Born: Port Talbot, Wales, January 13, 1920. Gwyn passed quietly in his sleep in the early hours of Tuesday, February 26, 2019. A mere eleven months shy of his 100th birthday.
His father, a coal miner, immigrated to Canada for a better life. Gwyn and his mother soon followed in 1928. Gwyn was a proud Welsh-Canadian, living in Welland ever since. He returned twice (1971 & 1988) to his birthplace to visit extended family. Gwyn survived his parents David William Morgan (1968) and Gladys May Morgan, nee Harris (1944), his step-mother Laura Morgan, nee Ellsworth (1980), and his dear wife of 44 years Dorothy 'Marjorie' Morgan, nee Bedard (1986). He also survived close personal friend Beverly Bannister (2015). He leaves two sons, David James Morgan (Barbara) and William Arthur Morgan (Karen Ryan), two grandsons Tommy Morgan and Evan Morgan (Daniella) and a great granddaughter Zoey Morgan (Evan/Daniella).
Gwyn was a stoic quiet man of modest means but what he lacked in financial flamboyance, he excelled in logic and engineering ingenuity. Able to solve complex problems, he would often design the necessary tools. This was true throughout his academic years, his employment and his everyday life. Whether it was repairing household appliances, the typical Saturday neighbourhood bicycle repair clinics, to lawnmowers, outboard motors and the inevitable motorvehicles that frustrated his sons. From youth to retirement, Gwyn was an avid photographer, a woodworker and a skilled modeller. He had a special knack for music, learning many instruments, without taking a lesson. He loved tinkering in the kitchen creating many of his favourite dishes, from scratch. A craftsman of infinite patience and unique ability, he was a detail oriented fuss-budget, always seeking perfection.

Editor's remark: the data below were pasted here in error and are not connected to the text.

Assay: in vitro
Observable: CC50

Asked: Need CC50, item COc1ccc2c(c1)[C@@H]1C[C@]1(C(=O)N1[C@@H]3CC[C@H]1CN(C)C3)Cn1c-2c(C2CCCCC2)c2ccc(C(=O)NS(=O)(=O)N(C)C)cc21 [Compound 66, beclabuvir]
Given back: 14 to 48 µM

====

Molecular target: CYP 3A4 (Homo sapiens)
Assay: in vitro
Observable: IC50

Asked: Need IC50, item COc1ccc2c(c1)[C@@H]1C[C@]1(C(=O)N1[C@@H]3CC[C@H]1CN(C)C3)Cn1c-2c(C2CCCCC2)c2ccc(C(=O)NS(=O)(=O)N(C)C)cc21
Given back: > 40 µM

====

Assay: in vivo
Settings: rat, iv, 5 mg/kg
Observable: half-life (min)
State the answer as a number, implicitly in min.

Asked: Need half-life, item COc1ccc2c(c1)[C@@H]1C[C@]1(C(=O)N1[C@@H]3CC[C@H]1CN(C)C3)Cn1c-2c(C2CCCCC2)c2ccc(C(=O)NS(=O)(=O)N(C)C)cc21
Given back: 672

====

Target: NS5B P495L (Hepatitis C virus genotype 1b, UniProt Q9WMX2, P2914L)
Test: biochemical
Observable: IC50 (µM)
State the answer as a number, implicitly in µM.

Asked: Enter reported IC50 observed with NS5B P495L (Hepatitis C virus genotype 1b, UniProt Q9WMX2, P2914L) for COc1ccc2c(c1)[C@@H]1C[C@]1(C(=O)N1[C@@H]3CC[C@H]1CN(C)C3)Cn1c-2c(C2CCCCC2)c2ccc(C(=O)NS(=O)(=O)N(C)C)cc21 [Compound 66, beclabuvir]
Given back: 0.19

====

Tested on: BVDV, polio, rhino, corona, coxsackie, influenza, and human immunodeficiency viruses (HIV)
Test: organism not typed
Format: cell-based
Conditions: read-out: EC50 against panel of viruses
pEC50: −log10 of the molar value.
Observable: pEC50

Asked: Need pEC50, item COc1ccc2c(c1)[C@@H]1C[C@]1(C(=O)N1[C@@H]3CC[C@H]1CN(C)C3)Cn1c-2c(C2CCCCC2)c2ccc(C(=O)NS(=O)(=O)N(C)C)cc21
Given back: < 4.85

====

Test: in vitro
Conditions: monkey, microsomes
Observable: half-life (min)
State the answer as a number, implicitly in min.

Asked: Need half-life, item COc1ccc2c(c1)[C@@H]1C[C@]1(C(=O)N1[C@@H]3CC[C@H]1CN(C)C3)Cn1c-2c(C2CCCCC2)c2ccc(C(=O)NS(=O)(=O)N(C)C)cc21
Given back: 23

Gwyn was employed as an inspector by Fleet Industries during the Second World War and was proud of their work on the Handley-Page Hampden. Employment at Atlas Steels followed, where he spent 42 years as a senior design mechanical draftsman, responsible for many of the industry's achievements. He dabbled in architecture and his designs can be seen around the peninsula. He designed and built his own house where he raised his family and lived for 68 years. As age affected his mobility, he moved to Plymouth Cordage Retirement Home and after a mild stroke, Royal Rose Retirement Home.
The family would like to thank all who touched Gwyn's life during these recent stressful times. Everyone, to a person, has been extremely professional, kind and helpful.
Gwyn's main focus in life was his family, yet he always had a love of animals, an ear for music and he never lost his passion for aviation.
Cremation has already taken place and notification of graveside interment will follow fairly soon.